The process of the present invention can be attained by subjecting an amorphous alloy to plastic working at a temperature in the supercooled liquid region by taking advantage of the easy workability in the region as it is, giving a prescribed amount of strain at a prescribed strain rate to the alloy and, preferably) gradually cooling the alloy (in a furnace or spontaneously) from the working temperature. More specifically, an amorphous alloy having a supercooled liquid region is heated to a temperature in that region, given a strain in an amount of not less than 50% at a strain rate of not lower than 210-2 /sec and, preferably, subsequently allowed to cool in a furnace or spontaneously in the working equipment so as to enable the production of the amorphous alloy material having excellent ductility. It is important to work the alloy at a temperature in the supercooled liquid region. The alloy subjected to the same thermal history without such working is markedly embrittled in spite of its amorphousness. Although the cause of the above phenomena is not yet elucidated, it is attributable to the effect of suppressing the structural relaxation (structural change into a more stable atomic arrangement in an amorphous state), which is caused by heating, by giving a strain to the alloy.

The effects of the rate and amount of strain on the above-mentioned suppression effect vary depending on the alloy but can be generally expressed by the range of the supercooled liquid region. Typically, an amount of strain of 30% or more with a strain rate of 110-3 /sec or higher is applied to an alloy having a range of supercooled liquid region of about 100K, an amount of strain of 50% or more with a strain rate of 210-3 /sec or higher is applied to an alloy with a supercooled liquid region about 80K and an amount of strain of 50%. or more with a strain rate of 310-3 /sec or higher is applied to an alloy with a supercooled liquid region of about 60K. The strain rate is correlated with the amount of strain and even a low strain rate can achieve the purpose with a large amount of strain. The aforesaid effect can be utilized for the consolidation forming of various powders and thin ribbons and the shaping of an amorphous bulk material such as casting. At any rate, a notable feature of the process according to the present invention resides in that the process facilitates the simplification of the working steps and temperature control inevitable for the working of an amorphous alloy material without restriction to the cooling rate after working.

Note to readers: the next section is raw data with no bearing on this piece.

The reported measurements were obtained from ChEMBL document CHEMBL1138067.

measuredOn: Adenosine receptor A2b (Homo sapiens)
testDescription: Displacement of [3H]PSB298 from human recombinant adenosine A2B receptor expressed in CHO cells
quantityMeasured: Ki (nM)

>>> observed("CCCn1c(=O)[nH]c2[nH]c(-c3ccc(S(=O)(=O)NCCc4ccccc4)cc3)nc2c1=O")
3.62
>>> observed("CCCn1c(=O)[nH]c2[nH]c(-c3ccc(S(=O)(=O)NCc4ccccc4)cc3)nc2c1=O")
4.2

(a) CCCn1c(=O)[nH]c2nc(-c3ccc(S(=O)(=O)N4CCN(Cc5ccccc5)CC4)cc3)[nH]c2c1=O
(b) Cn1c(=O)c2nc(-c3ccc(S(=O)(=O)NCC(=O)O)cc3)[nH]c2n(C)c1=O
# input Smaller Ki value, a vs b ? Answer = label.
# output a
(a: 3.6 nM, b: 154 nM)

The process of the present invention is applicable to an amorphous alloy having a supercooled liquid region other than the aforestated alloys.

EXAMPLE

La55 Al25 Ni20 (wherein each subscript represents the atomic percentage of the element) alloy was made into a test piece in the form of a ribbon with 0.05 mm thickness and 1.5 mm width by melt spinning.

The test piece was proven to be an amorphous alloy having a broad diffraction pattern peculiar to amorphousness by the result of analysis on an X-ray diffraction apparatus. The result of analysis of the test piece by differential scanning calorimetry at a heating rate of 40 C./min gave a glass transition temperature of 476K and a crystallization temperature of 545K. The test piece was held at various temperatures for 1800 seconds to measure the ductility (brittleness), which was evaluated by bending the test piece in the longitudinal direction, sandwiching it between two parallel flat plates, gradually bringing the two plates close to each other until both ends of the bent test piece are brought into close contact with each other, and observing when the test piece is fractured. The flexural strain at the point of fracture was expressed by the formula